To make things worse, as soon as competitive mode starts up, you won’t be able to see how high up on the regional leaderboards you are. Play at least 50 competitive games before you can move on to the next step. To keep your place on the board, you’ll need to play at least one competitive game a week and spend some time playing the game.

As we said before, your rank won’t go down, but you won’t show up on the leaderboard if you go away for a few weeks.

Checking Match History

To figure out what you’re doing right and what’s wrong as you rise through the ranks, look back at your past matches. Take a look at the steps below to see your match history:

  1. Go to the game’s home screen.
  2. The Career tab is at the top of the screen. You can click on it to get to it.
  3. Take a look at the results of your last 10 games.

You’ll be able to see things like how many wins and losses you had, as well as how many kills, spike plants, assists, and first blood you had. You’ll also be able to see how many kills, spike plants, and the first blood you had. It’s important to know if you’re a player who likes to get a little meta. This information will help you understand and improve your match performance.

As a bonus, you can also see how other people did in the same game. To start, choose a game and look at the information on the site.

Match Making Rating (MMR) Explained

Match Making Rating or MMR is one of the most important numbers you won’t see in competitive mode. It’s one of the most important numbers you won’t see in competitive mode. When you play in a competitive mode, this is how you’re paired up with other people. A ladder with many steps is shown. Each rung on the ladder has a score called MMR.

If you look at Riot Games, they say that no two players will ever be on the same rung or spot on the ladder at the same time. When you play a game, you move up or down the MMR ladder based on how well you do. It’s just a number that helps the game match you up with people who are at the same level as you. It’s not the same as your RR or Rank Rating.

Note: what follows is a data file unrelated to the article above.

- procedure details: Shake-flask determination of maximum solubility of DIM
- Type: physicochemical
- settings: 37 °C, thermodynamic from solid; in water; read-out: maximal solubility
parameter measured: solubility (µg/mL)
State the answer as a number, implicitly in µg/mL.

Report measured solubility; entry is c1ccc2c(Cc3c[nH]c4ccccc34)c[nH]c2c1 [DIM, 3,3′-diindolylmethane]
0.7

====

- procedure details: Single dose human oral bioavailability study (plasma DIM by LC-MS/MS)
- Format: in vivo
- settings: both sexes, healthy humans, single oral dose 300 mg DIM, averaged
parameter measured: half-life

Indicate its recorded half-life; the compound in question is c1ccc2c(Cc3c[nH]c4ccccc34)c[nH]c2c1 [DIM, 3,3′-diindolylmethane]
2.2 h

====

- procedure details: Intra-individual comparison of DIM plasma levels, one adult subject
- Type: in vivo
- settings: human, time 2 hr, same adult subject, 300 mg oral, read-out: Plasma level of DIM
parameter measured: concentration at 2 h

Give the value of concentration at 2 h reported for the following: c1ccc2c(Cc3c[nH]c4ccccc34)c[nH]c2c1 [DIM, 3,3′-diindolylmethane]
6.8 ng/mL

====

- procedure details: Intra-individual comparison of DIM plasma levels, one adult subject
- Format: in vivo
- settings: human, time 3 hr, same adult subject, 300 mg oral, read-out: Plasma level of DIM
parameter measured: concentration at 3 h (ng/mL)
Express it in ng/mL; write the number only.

Rank Rating (RR) Explained

It is the number of points you get after each competitive game. You get RR points based on how well you did in the match, especially in lower tiers.

To move up to the next level, you need to get 100 RR points. Point allocation varies from game to game, but in general, it looks like this:

  • Wins: 10 – 50 RR, 5+ RR for Diamond ranks and above
  • Losses: Minus 0 – 30 RR, 50 RR max drop for Diamond ranks and above
  • Draws: 20 RR (based on performance) for ranks Iron – Diamond

If you don’t get any RR points in the game, you could be demoted to the next level. There is “demotion protection” for players in Valorant, and it means that you won’t go below 80 RR for your new rank.

Getting back up to your old rank will only take you 20 RR. That’s good news, but the bad news is that you had to get down in the first place.

MMR vs. RR

People in Valorant score their MMR and RR in two different ways: One helps the game match you with the right people, and the other tells you how well you did in competitive mode.

It can be a little hard to understand this part:

Riot Games wants to match you up with people who are good at what you do, but they only have a “idea” of how well you’d do. Idea: This “idea” is your match-making score. Both your MMR and RR are taken into account when people think about making matches to test you.

If you “pass” the test or keep winning, you show that you belong higher up on that ladder and will be matched with players who are more like you. RR points will also change.

Win and lose: When you win, you’ll get more points and lose less. To put it another way, all those extra RR points help you get ready to move up in your rank estimation.

As time goes on, Riot Games wants all of its players to move toward “convergence” for their MMR and RR scores. Your RR should show how well you did, and your MMR should show that you belong in that rank.

Climb the Ranks With Skill, Not Grind

“Grind” your way to the top of the leaderboard by playing as many games as you can. That’s not how you get ranked. It doesn’t just matter if you win, but how you do it and the skills you used in your games are also important. If you want to move up in Valorant’s rankings, it’s all about quality, not quantity.

In Valorant’s ranked mode, how long does it take you to move up from one rank to the next? There is a comment box below where you can tell us about it.